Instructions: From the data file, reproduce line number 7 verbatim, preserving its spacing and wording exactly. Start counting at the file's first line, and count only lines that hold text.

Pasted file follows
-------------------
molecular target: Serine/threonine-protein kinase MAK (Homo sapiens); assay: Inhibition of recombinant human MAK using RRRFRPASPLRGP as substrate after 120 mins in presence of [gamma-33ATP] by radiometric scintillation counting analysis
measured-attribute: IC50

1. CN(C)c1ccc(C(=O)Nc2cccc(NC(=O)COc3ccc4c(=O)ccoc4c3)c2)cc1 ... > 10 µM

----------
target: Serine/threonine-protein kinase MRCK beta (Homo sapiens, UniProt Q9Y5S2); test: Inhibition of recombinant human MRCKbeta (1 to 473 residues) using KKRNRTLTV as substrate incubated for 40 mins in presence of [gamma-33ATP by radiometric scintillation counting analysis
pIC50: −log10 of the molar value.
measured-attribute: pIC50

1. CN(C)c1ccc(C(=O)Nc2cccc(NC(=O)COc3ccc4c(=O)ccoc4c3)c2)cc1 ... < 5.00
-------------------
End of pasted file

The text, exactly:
measured-attribute: pIC50